NN/LM MCR’s: “Summer Vacation?”
Ask NN/LM MCR’s staff members how they spent the summer of 2015 and you won’t hear the typical answer about vacationing at the beach, up in the mountains, or in a foreign country. Instead you’ll hear, “I learned about NIH’s new biosketch,” or “I calculated what I would spend over the next 5 years,” or “I identified what was significant about future NN/LM MCR programs.” Your NN/LM MCR staff spent the summer writing the proposal for the next 5 year cooperative agreement.
Since the National Library of Medicine changed the funding mechanism from a contract to a cooperative agreement for 2016-2021, we were introduced to the forms and rules that researchers at your institutions or you use when applying for National Institutes of Health (NIH) funding. This was a new experience for us, and we have great sympathy and much admiration for all who have waded through the requirements and the many, many instructions for submitting a grant or cooperative agreement proposal. Read more »
Systematic Review Workshop: The Nuts and Bolts for Librarians
University of Colorado Anschutz Medical Campus
In April I attended the Systematic Review Workshop: The Nuts and Bolts for Librarians, presented by the University of Pittsburgh Health Sciences Library System, and I would like to thank the MidContinental Region of the National Network of Libraries of Medicine for the generous professional development award that made it possible.
The award application requested that applicants first meet in person with their administrators to discuss how the professional development event could be applicable to their position, and how it could benefit their institution. I have since changed jobs, but at the time that I submitted the application, I discussed the workshop with my then-director. I explained that I had heard from staff who were interested in learning more about conducting systematic reviews, but I had not yet felt prepared enough to offer that as a service. I talked to colleagues from other institutions who had attended this workshop and they highly recommended it, so I felt confident that this event would be beneficial. I discussed with my director that attending this workshop would enable the library to offer systematic review services to staff, and she was supportive. Read more »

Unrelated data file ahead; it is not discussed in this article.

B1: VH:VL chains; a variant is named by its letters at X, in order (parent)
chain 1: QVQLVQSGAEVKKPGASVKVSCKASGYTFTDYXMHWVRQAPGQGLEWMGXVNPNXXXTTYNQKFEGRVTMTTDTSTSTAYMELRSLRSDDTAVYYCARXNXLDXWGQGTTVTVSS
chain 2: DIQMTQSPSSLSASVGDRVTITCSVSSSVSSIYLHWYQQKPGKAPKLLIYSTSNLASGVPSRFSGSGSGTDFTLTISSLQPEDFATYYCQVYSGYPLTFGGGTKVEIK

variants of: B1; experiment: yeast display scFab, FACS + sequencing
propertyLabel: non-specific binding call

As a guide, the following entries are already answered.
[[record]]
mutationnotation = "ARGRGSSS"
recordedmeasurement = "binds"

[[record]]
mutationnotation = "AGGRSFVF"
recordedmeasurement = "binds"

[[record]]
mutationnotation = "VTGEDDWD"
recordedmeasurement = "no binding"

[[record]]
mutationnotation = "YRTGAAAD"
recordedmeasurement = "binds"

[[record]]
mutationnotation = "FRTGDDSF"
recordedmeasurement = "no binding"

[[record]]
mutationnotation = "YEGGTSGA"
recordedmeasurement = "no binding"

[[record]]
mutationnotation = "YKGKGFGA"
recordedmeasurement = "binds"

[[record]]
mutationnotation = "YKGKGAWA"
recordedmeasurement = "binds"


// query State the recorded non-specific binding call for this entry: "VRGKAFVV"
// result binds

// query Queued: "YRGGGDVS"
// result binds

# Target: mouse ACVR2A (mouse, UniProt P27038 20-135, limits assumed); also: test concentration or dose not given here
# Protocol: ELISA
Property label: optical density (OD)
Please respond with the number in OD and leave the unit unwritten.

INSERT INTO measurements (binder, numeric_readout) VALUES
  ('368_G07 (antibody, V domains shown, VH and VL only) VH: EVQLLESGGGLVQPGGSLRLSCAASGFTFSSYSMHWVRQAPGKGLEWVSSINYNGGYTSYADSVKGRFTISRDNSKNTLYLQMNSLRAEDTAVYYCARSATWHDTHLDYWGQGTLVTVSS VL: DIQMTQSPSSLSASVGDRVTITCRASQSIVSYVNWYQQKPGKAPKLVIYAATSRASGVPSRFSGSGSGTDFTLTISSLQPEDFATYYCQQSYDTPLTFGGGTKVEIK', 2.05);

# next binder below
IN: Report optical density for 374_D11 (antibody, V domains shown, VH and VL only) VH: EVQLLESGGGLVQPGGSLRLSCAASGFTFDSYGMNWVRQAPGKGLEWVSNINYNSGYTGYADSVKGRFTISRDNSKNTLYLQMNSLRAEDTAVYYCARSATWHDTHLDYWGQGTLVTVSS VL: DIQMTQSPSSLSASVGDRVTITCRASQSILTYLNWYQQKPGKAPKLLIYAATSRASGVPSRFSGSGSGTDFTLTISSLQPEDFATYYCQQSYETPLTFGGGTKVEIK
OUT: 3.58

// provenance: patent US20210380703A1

Introducing Christian Minter
Christian Minter is the new Nebraska/Education Coordinator for the National Network of Libraries of Medicine, MidContinental Region. She is located at the University of Nebraska Medical Center in Omaha, Nebraska. She received a BA in Biblical Studies from Washington Bible College and a MS in Library and Information Science from The Catholic University of America. Christian recently completed the National Library of Medicine Associate Fellowship Program. During the first year, she managed multiple projects that contributed to improving and promoting NLM resources, and the second year was spent at the William H. Welch Medical Library at Johns Hopkins University, where she provided research support and consumer health information services.
Christian moved to Omaha from Baltimore, Maryland. In her free time, she enjoys yoga and figure skating.
New Resources on Domestic Violence From NLM
Every minute, an average of 24 people are victims of domestic violence in the United States. Domestic violence is physical, sexual, or emotional abuse that usually involves a spouse or partner. It is sometimes viewed as a private family issue, however, domestic violence is a serious public health concern. It affects millions of people from many different backgrounds and it is preventable.
Domestic Violence Health Issues
In the U.S., over 12 million people a year suffer abuse from a spouse or partner, and most of the victims are women. Domestic violence increases a person’s risk of death and injury (bruises, broken bones, internal bleeding, etc.). Other health risks include: